The Slapdash Genealogist: Getting Organized

Following my post of the other day, I promised myself I would start getting my research more organized.  I think I'll take stock of where I am and where I need to go to keep filling my tree out.  So let's start at the left or top, depending on which view I'm looking at, and work my way across.

Joseph Ortmann:  This is my great-grandfather's line, and I'm doing pretty well on it.  I have the direct male line from my father now going back 7 generations, to 1690, which is remarkable because only a short while ago, I had nothing past the level of Joseph.  I need to be sure I've entered this most distant ancestor in places like Family Tree DNA, which has my brother's Y-DNA.  I haven't really followed Joseph's mother's family back more than two generations before him.

Joseph's wife, Anna Christina Schwietering, is someone I have to work more on.  I have the Schwieterings going back six generations, to the early 1700s, but it's not really confirmed.  I think the first step on this is to order her death certificate from New York to be sure I have the right connections to Germany.  Anna's mother's line is pretty much the same as Joseph's -- only goes back a generation or two.

Great-Grandfather George Siegler, I'm happy to say, now goes back two generations in Lohr, Germany, because of the kindness of a fellow genealogist who devoted a bit of time to my family when she was in an archive.  I have a lot of work to do on this line.

George's wife, Mathilda Hug, had a gorgeous, extensive branching of the tree (with many fascinating posts on this blog) until I discovered that the Wilhelm Hug I had coming from Baden-Wuerttemberg was not in fact my Wilhelm Hug -- my Wilhelm Hug came from Hannover, not Baden, and the only thing I know now is his father's name, Adolph Hug.  This came from his death certificate, which I got from New York City.  I should order Tillie's death certificate too.

Andreas Berneburg, my great-grandfather on my mother's paternal line, is a mystery.  I can find records of his children being born and christened (except for my grandfather Gustav and his brother Willi), but nothing about his own birth.  A question is whether he was born in Hannover or somewhere in Hessen -- that's something I have to pursue.  I'd like to get someone to go to the Hannover archive and look up records; also I can email the lady at the Reformed Church who did so much for me and ask her if she could go back farther in time to find my grandfather's birth record and Andreas' marriage record(s).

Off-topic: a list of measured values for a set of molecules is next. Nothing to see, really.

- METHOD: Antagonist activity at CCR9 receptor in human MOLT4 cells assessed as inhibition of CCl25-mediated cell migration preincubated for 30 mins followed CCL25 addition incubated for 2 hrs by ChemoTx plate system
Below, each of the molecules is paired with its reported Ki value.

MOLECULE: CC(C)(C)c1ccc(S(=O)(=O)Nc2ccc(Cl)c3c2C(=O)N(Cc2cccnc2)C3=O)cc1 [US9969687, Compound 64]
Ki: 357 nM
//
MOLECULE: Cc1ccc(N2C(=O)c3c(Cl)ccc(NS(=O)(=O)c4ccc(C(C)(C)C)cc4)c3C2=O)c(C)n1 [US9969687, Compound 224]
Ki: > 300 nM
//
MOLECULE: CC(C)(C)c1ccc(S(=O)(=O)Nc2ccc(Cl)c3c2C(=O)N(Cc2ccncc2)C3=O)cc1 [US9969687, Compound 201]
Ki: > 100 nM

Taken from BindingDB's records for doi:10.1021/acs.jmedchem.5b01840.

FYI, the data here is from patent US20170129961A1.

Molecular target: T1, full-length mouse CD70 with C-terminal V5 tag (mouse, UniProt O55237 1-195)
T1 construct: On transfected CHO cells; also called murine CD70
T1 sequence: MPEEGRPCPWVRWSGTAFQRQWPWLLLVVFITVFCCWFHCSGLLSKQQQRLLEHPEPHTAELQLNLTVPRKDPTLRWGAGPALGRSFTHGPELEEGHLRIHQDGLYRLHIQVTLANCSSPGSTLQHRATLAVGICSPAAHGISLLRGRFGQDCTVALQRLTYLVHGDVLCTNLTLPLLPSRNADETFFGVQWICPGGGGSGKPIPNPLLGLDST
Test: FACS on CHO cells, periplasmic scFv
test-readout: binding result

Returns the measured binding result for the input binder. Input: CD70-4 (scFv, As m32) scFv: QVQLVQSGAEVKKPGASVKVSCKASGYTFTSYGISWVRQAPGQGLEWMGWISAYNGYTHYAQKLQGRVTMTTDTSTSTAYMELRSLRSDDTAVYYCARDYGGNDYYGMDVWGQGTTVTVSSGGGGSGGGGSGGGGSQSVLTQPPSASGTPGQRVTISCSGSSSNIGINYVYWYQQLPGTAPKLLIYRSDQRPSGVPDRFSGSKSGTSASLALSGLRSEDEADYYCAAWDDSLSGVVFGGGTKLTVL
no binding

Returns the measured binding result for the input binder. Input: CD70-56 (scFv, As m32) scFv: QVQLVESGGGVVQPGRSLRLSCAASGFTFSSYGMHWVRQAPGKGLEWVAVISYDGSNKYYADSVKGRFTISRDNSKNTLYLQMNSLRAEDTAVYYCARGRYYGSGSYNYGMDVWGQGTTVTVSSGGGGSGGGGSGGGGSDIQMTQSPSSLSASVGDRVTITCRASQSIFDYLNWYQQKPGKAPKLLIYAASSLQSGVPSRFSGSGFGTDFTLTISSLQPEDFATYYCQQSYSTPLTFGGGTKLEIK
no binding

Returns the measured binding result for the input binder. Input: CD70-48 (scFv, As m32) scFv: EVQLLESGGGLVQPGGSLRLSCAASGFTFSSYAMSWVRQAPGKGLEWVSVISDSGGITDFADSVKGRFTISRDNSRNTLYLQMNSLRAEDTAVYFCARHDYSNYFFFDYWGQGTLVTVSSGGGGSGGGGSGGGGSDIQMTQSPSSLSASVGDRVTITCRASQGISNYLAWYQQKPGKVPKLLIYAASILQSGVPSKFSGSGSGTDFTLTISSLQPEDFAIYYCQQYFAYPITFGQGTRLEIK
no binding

Hermine Kleemann/Johanne Schmidt -- now, this is a mystery.  Which one was the birth mother of Gustav?  Family history says his mother was Hermine Kleemann, but it appears she and Andreas were never married.  On his death certificate, it says that Johanne Schmidt was his mother, but I'm not sure I buy that.  If he was in fact illegitimate, he might have stated Johanne was his mother just to simplify things.  Here again, someone going to the archive or the secretary at the Reformed Church might be able to help.

I've made a lot of progress on Maximilian Langer, my Grandmother Sophie's father, great progress in fact where his mental illness and death are concerned.  But I haven't been able to locate records beyond his father, Anton Langer.  They lived in Oberglogau, Silesia, which is a little tricky to investigate because it's now part of Poland and some of the Polish sites that might be helpful don't have English translations.  (As rusty as my German is, I have *no* Polish whatsoever.)  I do have some microfilms from the FHL in Salt Lake that I will continue searching in, as soon as I can get back to our local branch, this week, I hope.

Grandma's mother, Christiane Wilhelmine Luise Schulze was a huge mystery until very recently, when I discovered her birth name was not Schulze but Bellmer.  Having found that out from the Bremen Ortsfamilienbuch, I had an easier time of going back farther, so that at this point I have my direct maternal line going back 6 generations, to Adelheid Wellbrock, b. 1767.  I have men in that line going back 10 generations, to 1598!  A facebook friend in Germany has said he will go to the archives in Bremen to look for Wilhelmine Bellmer's birth record, to see who is listed as her father, and also to look for marriage information for Sophie Bellmer and Christian Schulze, who may have adopted Wilhelmine and given her his surname, which is what she went by.  We don't know if Christian Schulze was her biological father or not, but there could be significance in the fact that Sophie Bellmer gave her the name Christiane.

Well, actually, that was very helpful, to see where I am with each branch, starting at the great-grandparent level, and seeing the things I need to do to keep going.  It's helped me to feel a little more organized, anyway.  And this morning I actually clipped something with Evernote!


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